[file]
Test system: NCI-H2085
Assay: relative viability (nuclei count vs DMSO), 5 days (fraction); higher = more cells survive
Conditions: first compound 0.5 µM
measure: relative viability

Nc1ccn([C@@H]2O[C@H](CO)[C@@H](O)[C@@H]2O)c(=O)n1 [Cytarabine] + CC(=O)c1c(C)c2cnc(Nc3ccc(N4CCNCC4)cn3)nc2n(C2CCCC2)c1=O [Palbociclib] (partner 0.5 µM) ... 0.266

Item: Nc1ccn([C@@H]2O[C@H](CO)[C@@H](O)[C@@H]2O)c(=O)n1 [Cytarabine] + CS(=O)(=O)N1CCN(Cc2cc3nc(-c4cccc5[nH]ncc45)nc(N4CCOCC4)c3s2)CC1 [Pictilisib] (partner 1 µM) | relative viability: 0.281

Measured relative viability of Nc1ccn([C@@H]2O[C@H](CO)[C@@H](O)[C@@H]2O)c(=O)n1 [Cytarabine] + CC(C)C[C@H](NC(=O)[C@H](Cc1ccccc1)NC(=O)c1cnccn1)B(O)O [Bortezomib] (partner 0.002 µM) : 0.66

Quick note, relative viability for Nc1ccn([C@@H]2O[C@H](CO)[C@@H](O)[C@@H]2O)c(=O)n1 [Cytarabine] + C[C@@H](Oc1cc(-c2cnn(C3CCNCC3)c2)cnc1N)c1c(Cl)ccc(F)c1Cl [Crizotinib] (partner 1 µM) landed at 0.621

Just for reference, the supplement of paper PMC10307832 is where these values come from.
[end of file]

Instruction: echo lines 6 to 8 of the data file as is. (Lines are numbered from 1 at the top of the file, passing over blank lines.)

Item: Nc1ccn([C@@H]2O[C@H](CO)[C@@H](O)[C@@H]2O)c(=O)n1 [Cytarabine] + CS(=O)(=O)N1CCN(Cc2cc3nc(-c4cccc5[nH]ncc45)nc(N4CCOCC4)c3s2)CC1 [Pictilisib] (partner 1 µM) | relative viability: 0.281

Measured relative viability of Nc1ccn([C@@H]2O[C@H](CO)[C@@H](O)[C@@H]2O)c(=O)n1 [Cytarabine] + CC(C)C[C@H](NC(=O)[C@H](Cc1ccccc1)NC(=O)c1cnccn1)B(O)O [Bortezomib] (partner 0.002 µM) : 0.66

Quick note, relative viability for Nc1ccn([C@@H]2O[C@H](CO)[C@@H](O)[C@@H]2O)c(=O)n1 [Cytarabine] + C[C@@H](Oc1cc(-c2cnn(C3CCNCC3)c2)cnc1N)c1c(Cl)ccc(F)c1Cl [Crizotinib] (partner 1 µM) landed at 0.621